The author sniffs around Old Delhi for ghiya ki launj and finds it at Shyam Sweets. Alas! It is not as good as he knew it as a child

We were talking about sweets the other day, and the conversation veered round to all those old sweets that have disappeared from our lives. Take something like malai key laddoo or makkhan ka samosa. Both are exquisite sweets that were a part of our growing up years. But now it's difficult to find them in any sweetshop.

When I was a young lad, one of the sweets that we loved to eat was a sugar sheet. The sweet makers used to make a thin and translucent sheet out of melted sugar which was dotted with black pepper. We used to buy two or four annas worth of this, and the sweet maker used to break off a big piece and give it to us. It seemed like ambrosia to us those days.

There were two other sweets that we were fond of. Both were made out of ghiya or the humble bottle gourd, which is a vegetable that I fear will not win any popularity contest. But we grew up eating ghiye ka laccha and ghiye ki launj.

Then somebody told me that there was a shop near the Gourishankar temple in Chandni Chowk which sold ghiye ka laccha. I went there, and found the shop but there was no sign of the sweet. I asked the owners about it and was told that they did sell the sweet once but no longer did so. “Nobody wants these sweets any more,” I was told.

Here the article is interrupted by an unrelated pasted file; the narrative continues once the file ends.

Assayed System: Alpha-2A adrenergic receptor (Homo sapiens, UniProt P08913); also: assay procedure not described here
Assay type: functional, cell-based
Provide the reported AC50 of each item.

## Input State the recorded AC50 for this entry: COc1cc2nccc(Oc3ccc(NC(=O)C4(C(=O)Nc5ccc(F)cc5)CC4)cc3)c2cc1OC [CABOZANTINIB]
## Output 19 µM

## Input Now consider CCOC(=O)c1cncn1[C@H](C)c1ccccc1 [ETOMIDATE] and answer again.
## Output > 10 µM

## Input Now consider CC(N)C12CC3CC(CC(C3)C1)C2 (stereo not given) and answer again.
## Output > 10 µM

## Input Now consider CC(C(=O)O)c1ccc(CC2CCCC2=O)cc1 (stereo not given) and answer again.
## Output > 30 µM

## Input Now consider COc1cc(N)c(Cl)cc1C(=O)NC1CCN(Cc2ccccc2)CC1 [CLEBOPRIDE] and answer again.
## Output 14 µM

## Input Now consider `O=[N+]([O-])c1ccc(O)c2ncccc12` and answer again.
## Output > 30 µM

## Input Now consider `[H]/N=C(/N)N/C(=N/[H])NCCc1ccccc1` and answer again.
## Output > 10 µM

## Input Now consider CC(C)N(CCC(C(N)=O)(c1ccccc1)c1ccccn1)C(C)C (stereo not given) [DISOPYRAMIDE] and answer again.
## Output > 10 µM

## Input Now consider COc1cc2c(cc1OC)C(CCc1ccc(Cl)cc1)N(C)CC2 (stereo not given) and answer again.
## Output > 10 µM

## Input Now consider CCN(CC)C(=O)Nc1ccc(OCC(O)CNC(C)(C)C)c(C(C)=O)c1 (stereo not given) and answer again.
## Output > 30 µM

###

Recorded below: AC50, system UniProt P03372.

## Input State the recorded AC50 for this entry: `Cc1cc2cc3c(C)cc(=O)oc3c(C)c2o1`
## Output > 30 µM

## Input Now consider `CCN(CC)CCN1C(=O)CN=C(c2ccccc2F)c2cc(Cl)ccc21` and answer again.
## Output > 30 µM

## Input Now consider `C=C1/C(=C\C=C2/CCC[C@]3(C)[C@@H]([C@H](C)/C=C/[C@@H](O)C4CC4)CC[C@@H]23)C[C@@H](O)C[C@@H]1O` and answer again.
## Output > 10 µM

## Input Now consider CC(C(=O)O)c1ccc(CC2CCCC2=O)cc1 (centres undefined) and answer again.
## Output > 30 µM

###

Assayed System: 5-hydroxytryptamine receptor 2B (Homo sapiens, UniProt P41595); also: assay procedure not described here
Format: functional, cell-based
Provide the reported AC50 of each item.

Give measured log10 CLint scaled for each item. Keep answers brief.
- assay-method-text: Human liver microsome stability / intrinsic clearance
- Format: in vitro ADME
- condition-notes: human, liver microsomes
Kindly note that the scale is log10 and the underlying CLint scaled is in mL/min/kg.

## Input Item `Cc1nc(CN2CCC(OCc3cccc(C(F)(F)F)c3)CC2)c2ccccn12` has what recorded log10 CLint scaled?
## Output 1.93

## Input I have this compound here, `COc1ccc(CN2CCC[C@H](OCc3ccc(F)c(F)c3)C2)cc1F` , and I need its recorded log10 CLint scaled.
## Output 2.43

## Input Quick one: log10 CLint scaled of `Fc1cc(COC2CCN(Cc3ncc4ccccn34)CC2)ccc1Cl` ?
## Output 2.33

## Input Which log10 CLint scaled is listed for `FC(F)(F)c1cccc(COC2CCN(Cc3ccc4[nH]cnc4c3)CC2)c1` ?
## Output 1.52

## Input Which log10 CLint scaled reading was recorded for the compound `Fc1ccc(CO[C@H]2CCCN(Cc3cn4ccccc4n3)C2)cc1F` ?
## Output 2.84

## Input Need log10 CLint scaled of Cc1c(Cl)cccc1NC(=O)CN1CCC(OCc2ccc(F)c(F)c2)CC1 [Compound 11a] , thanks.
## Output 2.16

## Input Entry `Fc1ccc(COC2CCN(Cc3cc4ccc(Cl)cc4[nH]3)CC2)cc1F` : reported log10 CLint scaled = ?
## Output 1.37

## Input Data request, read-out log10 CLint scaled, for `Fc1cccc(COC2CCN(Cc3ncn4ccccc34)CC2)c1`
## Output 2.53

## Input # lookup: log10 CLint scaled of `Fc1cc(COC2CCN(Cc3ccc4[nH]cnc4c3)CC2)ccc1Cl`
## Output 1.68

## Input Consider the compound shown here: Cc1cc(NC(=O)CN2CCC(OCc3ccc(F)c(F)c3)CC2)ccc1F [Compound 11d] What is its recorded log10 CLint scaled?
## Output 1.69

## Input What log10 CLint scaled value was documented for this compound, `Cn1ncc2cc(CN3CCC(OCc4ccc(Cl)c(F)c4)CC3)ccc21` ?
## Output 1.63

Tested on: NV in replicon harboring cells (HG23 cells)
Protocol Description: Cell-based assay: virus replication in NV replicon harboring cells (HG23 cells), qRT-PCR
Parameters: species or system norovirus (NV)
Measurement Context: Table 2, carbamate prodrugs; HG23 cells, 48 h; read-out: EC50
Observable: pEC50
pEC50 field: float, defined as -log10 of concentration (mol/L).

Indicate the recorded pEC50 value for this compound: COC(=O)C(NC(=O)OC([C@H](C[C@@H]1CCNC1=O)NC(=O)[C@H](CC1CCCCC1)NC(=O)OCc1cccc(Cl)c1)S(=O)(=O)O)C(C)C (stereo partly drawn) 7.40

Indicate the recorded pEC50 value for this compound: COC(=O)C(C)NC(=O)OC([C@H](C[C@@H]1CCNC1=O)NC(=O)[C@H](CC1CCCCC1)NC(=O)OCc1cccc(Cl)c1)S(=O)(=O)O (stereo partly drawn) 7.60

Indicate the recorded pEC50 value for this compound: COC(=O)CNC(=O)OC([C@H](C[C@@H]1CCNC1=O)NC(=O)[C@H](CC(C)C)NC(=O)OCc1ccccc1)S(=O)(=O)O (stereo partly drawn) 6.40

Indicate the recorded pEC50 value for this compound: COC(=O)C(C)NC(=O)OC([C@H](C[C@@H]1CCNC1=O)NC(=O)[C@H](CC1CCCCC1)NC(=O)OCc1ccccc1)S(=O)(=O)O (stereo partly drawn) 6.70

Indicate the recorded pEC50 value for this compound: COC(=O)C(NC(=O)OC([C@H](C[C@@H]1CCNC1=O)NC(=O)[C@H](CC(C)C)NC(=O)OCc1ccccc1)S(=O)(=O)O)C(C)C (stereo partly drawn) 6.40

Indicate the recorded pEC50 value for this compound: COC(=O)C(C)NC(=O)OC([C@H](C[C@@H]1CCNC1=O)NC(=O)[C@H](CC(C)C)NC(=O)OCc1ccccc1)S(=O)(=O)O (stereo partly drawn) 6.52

Vicious circle

That's sad, but true. It's also a vicious circle. If the sweet doesn't exist, how will the young know about it, and how will there be a demand for it? I was mulling over all these imponderables when a friend mentioned that he had spotted ghiye ki launj at Shyam Sweets. Shyam Sweets, as regular readers would know, is a well-known shop in Bar Shah Bullah — the chowk where Nai Sarak and Chawri Bazaar meet.

I reached there one day and found that the shop did have the sweet, and another old favourite of mine called the gajar pak. I ate a slice of the gajar pak — cooked with sweetened carrots —- there and then, and packed some launj, sold at Rs.240 a kilo.

Later, when I had a piece of the ghiye ki launj, I thought that either my memory had changed, or the sweet had. This was a hardened piece — but not as crisp as I would have liked. The sweet is cooked over a period of time by mixing grated bottle gourd with milk and sugar over a slow flame.

But I was happy to see the sweet there — and it brought back memories of my callow youth and carefree childhood.

I couldn't leave Shyam Sweets without eating some of their mutter kachoris. This was, as always, delicious.

The crisp kachori — with a stuffing of fresh peas — came with a potato sabzi, and was truly out of this world. That, topped with the ghiye ki launj, was a meal worth remembering.

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